I recently fielded this question from a colleague who had unwittingly left the previous night’s leftovers in her Honda CR-V. Relax, I told her, the temperature in your car last night was pretty much the same as in your fridge.
Refrigerators should be set to about 37 degrees and so this advice only holds true in the late fall, early spring and during unseasonably warm winter spells where the temperature hovers between 33 and 40 degrees, the FDA’s recommended range. If you leave food outside and the temperature drops below freezing, the food will still be safe to eat, but the texture may suffer after it has thawed and been reheated.
When the weather cooperates, I often keep dinner leftovers in the car on purpose — less chance that I’ll forget to bring them to the office the next morning for my lunch. And every Thanksgiving I give thanks that we celebrate this holiday in late November, when the temperature is frequently in that cool, sweet spot. This means that instead of taking up your entire refrigerator, your turkey can sit (or brine) in the garage, which is also a fine place to chill wine and beer.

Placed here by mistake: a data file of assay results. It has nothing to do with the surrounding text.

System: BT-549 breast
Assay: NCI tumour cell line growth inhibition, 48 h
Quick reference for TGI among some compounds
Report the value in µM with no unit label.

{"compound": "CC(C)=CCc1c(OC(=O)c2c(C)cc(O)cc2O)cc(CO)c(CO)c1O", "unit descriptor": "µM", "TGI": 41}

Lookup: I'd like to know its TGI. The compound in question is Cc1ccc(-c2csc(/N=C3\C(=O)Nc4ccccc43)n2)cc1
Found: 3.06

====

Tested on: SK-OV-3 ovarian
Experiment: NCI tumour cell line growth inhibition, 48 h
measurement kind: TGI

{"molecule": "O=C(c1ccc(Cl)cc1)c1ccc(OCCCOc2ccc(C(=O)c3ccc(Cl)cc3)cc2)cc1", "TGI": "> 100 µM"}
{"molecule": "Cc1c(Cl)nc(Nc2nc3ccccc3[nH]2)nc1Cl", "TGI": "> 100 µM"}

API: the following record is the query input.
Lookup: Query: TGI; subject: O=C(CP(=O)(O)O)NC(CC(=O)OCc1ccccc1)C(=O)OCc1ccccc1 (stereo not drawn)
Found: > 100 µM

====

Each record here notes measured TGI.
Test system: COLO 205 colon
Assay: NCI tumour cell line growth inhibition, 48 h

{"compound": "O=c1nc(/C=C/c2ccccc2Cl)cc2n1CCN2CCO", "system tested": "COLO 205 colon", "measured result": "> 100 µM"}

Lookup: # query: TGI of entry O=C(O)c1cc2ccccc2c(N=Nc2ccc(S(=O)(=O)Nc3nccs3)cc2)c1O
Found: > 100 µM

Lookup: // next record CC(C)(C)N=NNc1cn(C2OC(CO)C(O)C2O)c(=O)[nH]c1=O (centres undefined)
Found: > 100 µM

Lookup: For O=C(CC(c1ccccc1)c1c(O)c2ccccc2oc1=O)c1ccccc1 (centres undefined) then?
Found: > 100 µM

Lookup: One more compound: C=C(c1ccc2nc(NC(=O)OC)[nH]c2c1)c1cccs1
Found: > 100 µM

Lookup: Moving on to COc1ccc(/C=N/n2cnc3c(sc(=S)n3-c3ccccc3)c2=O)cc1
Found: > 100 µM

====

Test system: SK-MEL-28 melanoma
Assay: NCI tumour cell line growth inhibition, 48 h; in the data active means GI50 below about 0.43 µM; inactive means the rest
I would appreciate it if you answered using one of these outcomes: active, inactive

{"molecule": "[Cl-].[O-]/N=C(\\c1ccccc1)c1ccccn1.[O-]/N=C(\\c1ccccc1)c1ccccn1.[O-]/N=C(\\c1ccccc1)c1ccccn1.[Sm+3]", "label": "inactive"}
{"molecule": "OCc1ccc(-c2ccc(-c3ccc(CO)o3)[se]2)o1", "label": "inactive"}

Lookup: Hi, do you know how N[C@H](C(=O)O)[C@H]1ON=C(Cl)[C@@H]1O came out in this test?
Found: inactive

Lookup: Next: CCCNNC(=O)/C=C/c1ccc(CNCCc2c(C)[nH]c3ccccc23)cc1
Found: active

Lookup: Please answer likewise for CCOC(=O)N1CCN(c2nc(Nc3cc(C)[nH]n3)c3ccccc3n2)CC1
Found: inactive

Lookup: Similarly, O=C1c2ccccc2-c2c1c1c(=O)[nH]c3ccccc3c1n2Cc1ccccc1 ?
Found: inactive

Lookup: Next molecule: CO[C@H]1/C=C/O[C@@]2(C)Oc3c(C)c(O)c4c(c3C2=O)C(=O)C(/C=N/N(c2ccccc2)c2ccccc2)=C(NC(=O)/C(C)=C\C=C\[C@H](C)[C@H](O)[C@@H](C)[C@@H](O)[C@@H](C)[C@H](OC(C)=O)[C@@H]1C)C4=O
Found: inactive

It’s easy to tell if your refrigerator is too cold — the juice will begin to freeze — but not so easy to know if it’s too warm. Most refrigerator and freezer temperature control dials are calibrated by number (e.g. 1 to 5) or description (coldest to cool) but not by degrees Fahrenheit or centigrade. It’s a good idea to buy a special thermometer (available for well under $10) to check that your refrigerator is humming along at about 37 degrees, and your freezer at about 0 degrees. It can really make a difference in how long your food stays fresh.
Another thought: How safe is microwave-safe plastic?
According to the Harvard Medical School Family Health Guide, some plastics, when heated, may release potentially harmful “plasticizers” into food. But the FDA “closely regulates plastic containers and materials that come into contact with food … requires that manufacturers test these containers and that those tests meet FDA standards and specifications.” That’s what the “microwave safe” label signifies.
Personally, I rarely use plastic containers in the microwave. It’s not my safety that concerns me; it’s the plastic container’s. After a while, some of them tend to warp, and just try getting them clean after you’ve reheated tomato sauce.
Distributed by MCT Information Services